[Haskell-cafe] Lazy cons, Stream-Fusion style?

Stephen Tetley stephen.tetley at gmail.com
Sun Jan 2 14:35:20 CET 2011

Hello all

Can a lazy cons be implemented for (infinite) Streams in the
Stream-Fusion style?

I'm trying to make a Stream library, hopefully efficient enough for
audio synthesis in the style of Jerzy Karczmarczuk's Clarion. As
performance is important, the obvious model is the Stream-Fusion
library, but 'cons' is problematic in this style.

With the normal, inductive definition of Streams (vis Wouter
Swierstra's Stream library), streams are sufficiently lazy:

data Stream a = a :< Stream

Using the laziness means that this definition of 'ones' is productive:

demo01 = take 10 ones
    ones = 1 <:> ones           -- (<:>) is stream-cons

However with Stream-Fusion, streams are not inductively defined,
instead they are unfold-like pair of a stepper function and a start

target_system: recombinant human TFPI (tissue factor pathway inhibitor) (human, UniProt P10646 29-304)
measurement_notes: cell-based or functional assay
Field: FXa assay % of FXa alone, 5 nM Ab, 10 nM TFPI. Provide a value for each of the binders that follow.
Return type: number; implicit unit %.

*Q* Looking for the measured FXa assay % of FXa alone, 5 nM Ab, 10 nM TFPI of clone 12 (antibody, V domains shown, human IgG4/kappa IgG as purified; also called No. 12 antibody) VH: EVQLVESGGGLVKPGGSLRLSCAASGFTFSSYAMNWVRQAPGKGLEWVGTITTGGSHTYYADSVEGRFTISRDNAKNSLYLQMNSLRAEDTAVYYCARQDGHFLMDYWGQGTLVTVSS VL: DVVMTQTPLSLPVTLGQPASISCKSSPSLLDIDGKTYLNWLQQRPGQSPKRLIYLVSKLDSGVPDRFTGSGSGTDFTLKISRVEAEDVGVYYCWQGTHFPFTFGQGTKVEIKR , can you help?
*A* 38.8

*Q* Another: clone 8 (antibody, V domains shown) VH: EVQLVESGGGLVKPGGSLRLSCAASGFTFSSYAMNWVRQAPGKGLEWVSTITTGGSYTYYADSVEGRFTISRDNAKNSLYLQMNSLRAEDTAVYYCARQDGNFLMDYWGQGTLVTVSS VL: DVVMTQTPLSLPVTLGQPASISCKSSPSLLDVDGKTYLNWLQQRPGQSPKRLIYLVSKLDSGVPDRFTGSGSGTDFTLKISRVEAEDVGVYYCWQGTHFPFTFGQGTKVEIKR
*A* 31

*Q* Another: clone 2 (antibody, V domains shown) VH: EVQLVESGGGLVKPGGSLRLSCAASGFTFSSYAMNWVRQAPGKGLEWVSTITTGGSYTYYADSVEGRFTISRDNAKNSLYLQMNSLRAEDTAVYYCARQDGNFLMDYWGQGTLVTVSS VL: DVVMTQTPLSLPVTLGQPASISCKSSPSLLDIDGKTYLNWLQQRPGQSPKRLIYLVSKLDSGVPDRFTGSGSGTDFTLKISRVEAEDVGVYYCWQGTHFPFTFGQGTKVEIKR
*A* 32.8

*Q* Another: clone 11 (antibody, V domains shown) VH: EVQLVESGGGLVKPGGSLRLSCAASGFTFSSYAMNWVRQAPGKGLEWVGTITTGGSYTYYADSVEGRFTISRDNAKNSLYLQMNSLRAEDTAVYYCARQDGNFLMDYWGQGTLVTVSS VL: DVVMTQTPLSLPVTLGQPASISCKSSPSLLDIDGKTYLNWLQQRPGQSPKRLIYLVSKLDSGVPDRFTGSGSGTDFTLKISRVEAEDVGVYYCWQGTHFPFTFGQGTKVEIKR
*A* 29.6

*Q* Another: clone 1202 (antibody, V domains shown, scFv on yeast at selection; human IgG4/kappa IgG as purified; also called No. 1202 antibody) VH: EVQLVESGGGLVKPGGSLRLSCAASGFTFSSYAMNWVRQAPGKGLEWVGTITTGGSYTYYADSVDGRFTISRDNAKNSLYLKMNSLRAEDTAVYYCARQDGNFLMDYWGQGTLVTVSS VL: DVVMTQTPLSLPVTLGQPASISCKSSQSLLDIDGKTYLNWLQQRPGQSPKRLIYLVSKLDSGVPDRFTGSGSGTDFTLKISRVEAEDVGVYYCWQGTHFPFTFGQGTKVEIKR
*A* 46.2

-- Some details removed...
data Stream a = forall st. Stream !(st -> Step a st) !st

For infinite Streams the Done constructor can be removed from the Step
type, a truly infinite is never done:

data Step a s = Yield a !s
              | Skip    !s
              | Done

Cons is strict - (:!:) is the constructor for a Strict pair, but the
strictness of the pair is irrelevant here (I think). Even with a lazy
pair the definition is too strict to be useful for 'ones' defined
above as it won't "stream" (S1 and S2 are the constructors of counting
/ flag datatype used to encode which state the iteration is in):

cons :: a -> Stream a -> Stream a
cons w (Stream next0 s0) = Stream next (S2 :!: s0)
    {-# INLINE next #-}
    next (S2 :!: s) = Yield w (S1 :!: s)
    next (S1 :!: s) = case next0 s of
        Done       -> Done
        Skip    s' -> Skip    (S1 :!: s')
        Yield x s' -> Yield x (S1 :!: s')

Here's a running example:

> {-# LANGUAGE PackageImports     #-}

> module SFrec where

> import qualified "stream-fusion" Data.Stream as S

-- The S.append1 construct is used to unwind a Stream
-- to a list so it can be printed

> bad_loopy :: [Int]
> bad_loopy = S.append1 (S.take 10 v) []
>   where
>     v = 1 `S.cons` v

> good_productive :: [Int]
> good_productive = S.append1 (S.take 10 v) []
>   where
>     v = S.repeat 1



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